The investigation into links between Trump campaign officials and Russia has requested documents from a data firm which worked on both the 2016 presidential election and Brexit, said US media.
Robert Mueller, who is leading the federal probe, asked Cambridge Analytica to hand over the emails of any employee who worked to support Donald Trump’s 2016 election win, the Wall Street Journal reports.
The special counsel’s request, which the firm reportedly voluntarily complied with in the autumn, suggests the investigation is now probing the Trump campaign’s data operations.
And it could also have repercussions in Britain, and particularly for Leave.EU, a campaign group during the EU referendum, which is under investigation by the Electoral Commission over alleged “impermissible” services from the data firm.
Robert Mercer, founder of Cambridge Analytica and co-owner of right-wing news organisation Breitbart, allegedly directed the data firm to provide expert advice to Leave.EU, which received prominent support from Nigel Farage.
Leave.EU’s communications director, Andy Wigmore, told The Observer Mr Mercer had offered his company’s services for free. “They were happy to help because Nigel is a good friend of the Mercers,” Mr Wigmore said.
In March, Mr Farage thanked Breitbart and Steve Bannon, Mr Trump’s former chief strategist and a director at Cambridge Analytica, for “hugely” helping the vote for Brexit.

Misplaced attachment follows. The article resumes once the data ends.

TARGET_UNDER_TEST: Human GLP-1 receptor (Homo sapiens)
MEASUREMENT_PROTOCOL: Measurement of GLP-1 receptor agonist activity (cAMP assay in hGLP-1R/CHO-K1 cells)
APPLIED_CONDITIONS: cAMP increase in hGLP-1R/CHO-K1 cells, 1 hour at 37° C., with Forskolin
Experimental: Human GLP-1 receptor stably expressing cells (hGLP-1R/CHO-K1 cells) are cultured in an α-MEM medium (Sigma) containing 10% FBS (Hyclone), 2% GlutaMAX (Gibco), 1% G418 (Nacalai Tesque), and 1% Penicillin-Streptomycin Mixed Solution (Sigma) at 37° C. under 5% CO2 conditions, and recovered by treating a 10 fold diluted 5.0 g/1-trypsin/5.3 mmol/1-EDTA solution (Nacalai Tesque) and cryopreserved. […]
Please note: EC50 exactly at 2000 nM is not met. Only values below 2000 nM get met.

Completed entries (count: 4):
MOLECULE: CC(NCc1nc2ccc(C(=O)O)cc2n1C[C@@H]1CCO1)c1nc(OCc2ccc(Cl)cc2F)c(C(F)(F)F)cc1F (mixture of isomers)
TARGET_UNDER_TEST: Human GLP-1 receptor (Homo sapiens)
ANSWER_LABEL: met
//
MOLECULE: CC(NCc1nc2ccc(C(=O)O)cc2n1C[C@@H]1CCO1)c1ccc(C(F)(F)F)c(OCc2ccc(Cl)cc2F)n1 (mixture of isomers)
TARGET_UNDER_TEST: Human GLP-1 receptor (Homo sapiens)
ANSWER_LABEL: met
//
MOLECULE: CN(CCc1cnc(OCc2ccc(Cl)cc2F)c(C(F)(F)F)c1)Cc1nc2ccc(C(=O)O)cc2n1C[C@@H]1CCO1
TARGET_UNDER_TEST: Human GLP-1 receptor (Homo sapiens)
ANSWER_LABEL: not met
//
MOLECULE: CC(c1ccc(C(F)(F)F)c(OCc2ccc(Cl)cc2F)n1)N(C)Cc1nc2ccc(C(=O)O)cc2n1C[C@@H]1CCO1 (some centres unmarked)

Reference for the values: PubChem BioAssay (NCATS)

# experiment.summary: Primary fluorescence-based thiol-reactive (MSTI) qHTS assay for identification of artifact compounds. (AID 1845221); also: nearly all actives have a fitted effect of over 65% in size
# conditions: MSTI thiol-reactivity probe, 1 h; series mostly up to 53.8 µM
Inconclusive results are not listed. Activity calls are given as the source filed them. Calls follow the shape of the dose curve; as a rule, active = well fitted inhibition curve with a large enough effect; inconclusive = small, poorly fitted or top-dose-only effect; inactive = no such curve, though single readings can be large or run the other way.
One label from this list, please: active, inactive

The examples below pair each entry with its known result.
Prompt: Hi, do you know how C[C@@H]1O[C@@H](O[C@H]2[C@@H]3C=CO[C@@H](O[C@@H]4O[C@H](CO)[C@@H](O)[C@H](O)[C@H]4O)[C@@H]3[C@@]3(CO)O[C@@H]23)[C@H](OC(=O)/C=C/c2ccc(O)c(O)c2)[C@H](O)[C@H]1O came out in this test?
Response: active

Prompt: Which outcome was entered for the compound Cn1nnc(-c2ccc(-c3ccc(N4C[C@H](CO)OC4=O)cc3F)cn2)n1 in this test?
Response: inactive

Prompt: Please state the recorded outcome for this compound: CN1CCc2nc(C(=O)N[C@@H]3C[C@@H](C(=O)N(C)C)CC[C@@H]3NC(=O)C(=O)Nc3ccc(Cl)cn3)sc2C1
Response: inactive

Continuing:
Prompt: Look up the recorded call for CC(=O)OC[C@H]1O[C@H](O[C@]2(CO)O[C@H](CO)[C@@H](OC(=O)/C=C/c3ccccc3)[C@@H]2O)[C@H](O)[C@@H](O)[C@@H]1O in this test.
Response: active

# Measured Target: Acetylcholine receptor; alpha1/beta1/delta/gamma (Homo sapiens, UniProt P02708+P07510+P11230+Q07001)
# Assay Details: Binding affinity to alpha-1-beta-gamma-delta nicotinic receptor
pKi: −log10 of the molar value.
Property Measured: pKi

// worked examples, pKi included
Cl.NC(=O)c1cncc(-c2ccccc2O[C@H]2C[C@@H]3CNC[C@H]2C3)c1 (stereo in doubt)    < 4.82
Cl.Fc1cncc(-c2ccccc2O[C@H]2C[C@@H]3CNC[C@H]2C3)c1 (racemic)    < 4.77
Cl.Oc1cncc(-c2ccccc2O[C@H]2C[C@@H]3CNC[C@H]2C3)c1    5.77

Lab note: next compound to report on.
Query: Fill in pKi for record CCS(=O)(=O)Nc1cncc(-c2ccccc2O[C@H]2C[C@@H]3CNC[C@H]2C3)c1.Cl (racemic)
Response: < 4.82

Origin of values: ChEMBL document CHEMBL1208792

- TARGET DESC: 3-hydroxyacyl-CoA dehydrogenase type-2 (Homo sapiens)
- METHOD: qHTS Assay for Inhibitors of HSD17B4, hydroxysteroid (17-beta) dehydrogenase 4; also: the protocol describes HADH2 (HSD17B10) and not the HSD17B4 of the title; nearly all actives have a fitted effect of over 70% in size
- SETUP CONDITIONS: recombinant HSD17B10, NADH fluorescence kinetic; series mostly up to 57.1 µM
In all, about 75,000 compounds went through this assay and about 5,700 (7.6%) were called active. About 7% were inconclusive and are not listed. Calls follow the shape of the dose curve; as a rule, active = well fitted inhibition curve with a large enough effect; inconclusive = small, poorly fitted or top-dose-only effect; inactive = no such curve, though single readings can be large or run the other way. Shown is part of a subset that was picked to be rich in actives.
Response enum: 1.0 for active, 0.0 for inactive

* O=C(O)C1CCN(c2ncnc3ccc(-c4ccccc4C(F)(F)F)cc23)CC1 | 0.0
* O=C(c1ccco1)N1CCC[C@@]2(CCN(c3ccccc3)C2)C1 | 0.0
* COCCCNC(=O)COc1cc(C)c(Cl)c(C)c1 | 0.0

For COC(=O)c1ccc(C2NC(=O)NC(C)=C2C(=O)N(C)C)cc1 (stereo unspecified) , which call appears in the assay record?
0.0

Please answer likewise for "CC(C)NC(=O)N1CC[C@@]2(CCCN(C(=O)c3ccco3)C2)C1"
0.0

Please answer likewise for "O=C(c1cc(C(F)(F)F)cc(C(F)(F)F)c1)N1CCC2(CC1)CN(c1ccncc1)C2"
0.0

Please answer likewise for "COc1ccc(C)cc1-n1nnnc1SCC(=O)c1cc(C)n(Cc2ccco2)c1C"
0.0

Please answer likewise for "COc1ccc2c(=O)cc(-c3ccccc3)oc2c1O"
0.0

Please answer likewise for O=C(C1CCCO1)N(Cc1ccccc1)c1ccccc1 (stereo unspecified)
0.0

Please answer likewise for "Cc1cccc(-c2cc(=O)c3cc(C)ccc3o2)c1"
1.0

The firm reportedly harvested data from UK voters’ Facebook profiles to help decide how to target them with tailored Brexit campaign messages. Similar methods were employed to help the Trump campaign.
However, Leave.EU failed to inform the electoral commission about the firm’s work. All services worth more than £7,500 must be declared.
In April, the Electoral Commission said in a statement: “The Electoral Commission has begun an investigation into Leave.EU’s EU Referendum spending return. This followed an assessment which concluded that there were reasonable grounds to suspect that potential offences under the law may have occurred.
“The investigation is focused on whether one or more donations – including of services – accepted by Leave.EU was impermissible; and whether Leave.EU’s spending return was complete.”
Alexander Nix, chief executive of Cambridge Analytica, said in a speech in November he had asked the office that arranges his engagements to contact Julian Assange, founder of whistle-blowing organisation WikiLeaks, in “early June 2016”.
After reading a newspaper report about WikiLeaks’ plans to release emails from Hillary Clinton’s presidential campaign, Mr Nix asked Mr Assange if he “might share that information with us”. US intelligence agencies later concluded the emails had been stolen by Russian intelligence and handed to the website.
Mr Nix’s request came at the same time Cambridge Analytica started working for the Trump campaign, the Wall Street Journal reported. Mr Assange said he denied the request.
Adam Schiff, the senior Democrat on the House Intelligence Committee, has said the connection between the data firm and WikiLeaks is of “deep interest” to the committee, which is also investigating Russian interference into the 2016 presidential election.
Cambridge Analytica has been contacted by The Independent for comment.
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